The North Sea area of Southampton is a nature lovers paradise, with over 1,000 acres in preservation, including trails along the Paumanok Path. Hikers and paddlers have miles of terrain to explore, including two Trust nature preserves: Berglund and Lesster.
The 40+ acre Berglund Preserve along West Neck Creek was donated to the Trust in 1993 by Nils Berglund. As often happens, the estate tax burden on the property was significant and the family was concerned that the woodlands and wetlands that provided important habitat for wildlife would be lost. Donating the land to the Trust helped with both the future estate tax issues as well as protected the land from residential development, forever. A few years later, the Trust purchased the adjacent five acres from Elizabeth Lesster through a bargain sale at a nominal value. Mrs. Lesster also wanted to see her property conserved along with the bountiful woodlands and wetlands along Little Sebonac Creek.
In 2012, the family of Logan James Kirby donated a bench within the preserve in his memory — as a place to sit quietly and enjoy nature.
The woodland and wetland preserve areas are abundant with an array of flora and fauna, including native grasses, such as smooth (Spartina alerniflora) and saltmeadow (Spartina patens) cordgrasses, a variety of flowers (Swamp azealea, Marsh mallow, and seaside goldenrod) and forest trees, predominately American beech, although there are some pitch pines as well. The preserve is also a haven for many species of owl including Great Horned, Barn and Eastern Screech — along with a wide variety of other birds, mammals and reptiles.
The Berglund Preserve was used by local hunters long before it was donated to the Trust. In keeping with this tradition, it is leased to the North Sea Gun Club and the Island Creek Hunting Club in the fall and winter as part of the Trust’s Wildlife Management Program.
Preserve Spotlight / April 2017
Downs Farm Preserve, Southold
Beginning in the mid-1990s, the Peconic Land Trust worked with conservationist Russ McCall as well as the Baxter and Ginsburg families, the Town of Southold, Suffolk County, New York State Office of Parks, Recreation and Historic Preservation, the Cutchogue/New Suffolk Historical Society, and the Old House Society on the protection of what is today over 200 acres of farmland, woodlands and historic resources — including the 51-acre Fort Corchaug and Downs Farm Preserve. Want to learn more about the conservation story, including Downs Farm Preserve, the McCall Ranch, and the Trust’s neighboring North Fork Stewardship Center? Click here. For an historic look back at the conservation story, check out our Newsletter from 1997!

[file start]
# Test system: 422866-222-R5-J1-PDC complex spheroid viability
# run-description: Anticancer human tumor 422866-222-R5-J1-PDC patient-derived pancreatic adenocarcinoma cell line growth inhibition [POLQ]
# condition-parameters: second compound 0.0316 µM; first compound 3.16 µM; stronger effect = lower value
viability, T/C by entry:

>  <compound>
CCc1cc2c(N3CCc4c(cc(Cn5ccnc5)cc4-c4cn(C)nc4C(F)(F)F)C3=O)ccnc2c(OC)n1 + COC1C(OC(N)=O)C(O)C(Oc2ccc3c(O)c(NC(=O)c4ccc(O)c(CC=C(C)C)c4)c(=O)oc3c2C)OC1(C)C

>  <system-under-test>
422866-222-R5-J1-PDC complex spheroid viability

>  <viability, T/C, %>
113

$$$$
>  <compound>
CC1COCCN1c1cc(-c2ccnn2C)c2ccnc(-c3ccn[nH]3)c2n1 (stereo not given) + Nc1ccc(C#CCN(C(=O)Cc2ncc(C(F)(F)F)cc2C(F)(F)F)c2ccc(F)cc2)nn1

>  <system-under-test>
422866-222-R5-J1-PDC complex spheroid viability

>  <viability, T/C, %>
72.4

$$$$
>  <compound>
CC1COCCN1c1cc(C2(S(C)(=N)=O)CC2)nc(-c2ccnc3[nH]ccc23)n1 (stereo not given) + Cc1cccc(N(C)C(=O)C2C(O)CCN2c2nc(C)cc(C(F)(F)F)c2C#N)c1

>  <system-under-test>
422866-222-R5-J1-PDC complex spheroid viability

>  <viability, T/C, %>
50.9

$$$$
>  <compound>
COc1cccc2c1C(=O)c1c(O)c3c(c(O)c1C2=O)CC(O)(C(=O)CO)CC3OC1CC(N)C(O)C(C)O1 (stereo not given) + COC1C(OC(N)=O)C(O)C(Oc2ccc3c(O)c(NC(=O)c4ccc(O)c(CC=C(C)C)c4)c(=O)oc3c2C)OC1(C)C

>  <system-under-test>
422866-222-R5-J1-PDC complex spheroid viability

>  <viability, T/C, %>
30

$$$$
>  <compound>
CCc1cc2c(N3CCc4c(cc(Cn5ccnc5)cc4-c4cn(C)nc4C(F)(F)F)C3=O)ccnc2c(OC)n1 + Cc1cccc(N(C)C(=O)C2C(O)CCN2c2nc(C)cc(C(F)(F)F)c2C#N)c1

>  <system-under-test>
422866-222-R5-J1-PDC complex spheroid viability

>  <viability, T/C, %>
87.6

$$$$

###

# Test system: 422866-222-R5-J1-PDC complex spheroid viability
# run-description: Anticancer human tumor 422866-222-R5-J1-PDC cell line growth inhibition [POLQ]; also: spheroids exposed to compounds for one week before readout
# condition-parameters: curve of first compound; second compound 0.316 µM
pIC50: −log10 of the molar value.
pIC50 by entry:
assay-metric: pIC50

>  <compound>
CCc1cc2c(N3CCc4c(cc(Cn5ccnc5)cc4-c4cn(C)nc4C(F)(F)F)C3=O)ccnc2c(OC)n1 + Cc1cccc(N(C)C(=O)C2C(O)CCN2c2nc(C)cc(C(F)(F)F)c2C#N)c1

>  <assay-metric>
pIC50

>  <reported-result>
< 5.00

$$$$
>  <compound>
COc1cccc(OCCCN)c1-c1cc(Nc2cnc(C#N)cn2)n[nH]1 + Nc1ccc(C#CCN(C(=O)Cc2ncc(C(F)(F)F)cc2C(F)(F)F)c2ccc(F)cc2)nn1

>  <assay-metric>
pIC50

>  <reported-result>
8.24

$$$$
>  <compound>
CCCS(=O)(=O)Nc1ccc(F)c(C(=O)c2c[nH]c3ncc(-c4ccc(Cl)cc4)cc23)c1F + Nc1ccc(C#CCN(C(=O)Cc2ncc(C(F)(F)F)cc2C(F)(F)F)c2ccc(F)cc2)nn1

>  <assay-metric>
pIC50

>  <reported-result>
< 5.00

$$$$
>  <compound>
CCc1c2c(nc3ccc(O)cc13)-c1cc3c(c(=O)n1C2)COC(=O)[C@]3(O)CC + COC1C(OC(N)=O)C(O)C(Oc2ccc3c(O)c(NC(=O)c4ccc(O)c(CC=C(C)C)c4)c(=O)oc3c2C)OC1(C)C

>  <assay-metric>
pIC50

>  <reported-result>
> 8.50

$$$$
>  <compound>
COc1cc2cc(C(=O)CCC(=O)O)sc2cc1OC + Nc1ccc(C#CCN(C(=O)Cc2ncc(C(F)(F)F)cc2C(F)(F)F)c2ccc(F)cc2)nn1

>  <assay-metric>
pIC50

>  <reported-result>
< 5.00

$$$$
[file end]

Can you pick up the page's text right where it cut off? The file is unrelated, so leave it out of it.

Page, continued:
Preserve Spotlight / March 2017
Quail Hill Farm, Amagansett
Quail Hill Farm picking day, August 2016 by Michael Halsband
In its 28th season, Quail Hill Farm, under the direction of Scott Chaskey and Layton Guenther, is a model for Community Supported Agriculture across the country — and around the globe. A stewardship project of the Peconic Land Trust for all these years, the farm is located on the Trust’s Quail Hill Preserve, donated by Deborah Ann Light in 1990. The farm has nurtured hundreds of families and aspiring farmers! We have been fortunate to be a part of so many hopes and dreams and are looking forward to welcoming summer members in early June.
Apprentices in the fields, August 2016 by Michael Halsband.
In his letter to interested shareholders for the 2017 season, Scott said:
“Recently a potential Apprentice, applying for the 2017 season, began her letter of intent with this, “Objective: to provide honest labor…” This seems like an admirable place to begin, and just the right kind of promise that a farmer may make to those who have chosen to support the farm.
“Years ago, attempting to define an ecological approach to agriculture, I entitled a chapter of This Common Ground: “To Provide Some Harmony.”
“Harmony and honest labor: good words to repeat (and provide) as we enter our 28th season of community agriculture in Amagansett.”